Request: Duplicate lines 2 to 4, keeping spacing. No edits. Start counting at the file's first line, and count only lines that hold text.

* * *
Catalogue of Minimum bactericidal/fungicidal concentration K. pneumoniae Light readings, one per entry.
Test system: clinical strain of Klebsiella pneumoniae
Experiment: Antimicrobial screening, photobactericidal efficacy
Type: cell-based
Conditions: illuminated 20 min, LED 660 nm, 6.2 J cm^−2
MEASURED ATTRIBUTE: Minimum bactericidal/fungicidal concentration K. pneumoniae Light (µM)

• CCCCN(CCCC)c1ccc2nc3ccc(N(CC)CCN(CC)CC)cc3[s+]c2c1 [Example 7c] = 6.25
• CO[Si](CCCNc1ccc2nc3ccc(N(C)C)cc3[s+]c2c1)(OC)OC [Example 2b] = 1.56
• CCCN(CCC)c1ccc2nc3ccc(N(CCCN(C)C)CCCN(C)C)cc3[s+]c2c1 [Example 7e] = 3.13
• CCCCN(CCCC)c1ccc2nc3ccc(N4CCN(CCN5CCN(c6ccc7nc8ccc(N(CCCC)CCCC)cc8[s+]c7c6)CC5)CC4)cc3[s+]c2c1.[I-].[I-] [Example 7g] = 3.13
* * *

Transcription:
Test system: clinical strain of Klebsiella pneumoniae
Experiment: Antimicrobial screening, photobactericidal efficacy
Type: cell-based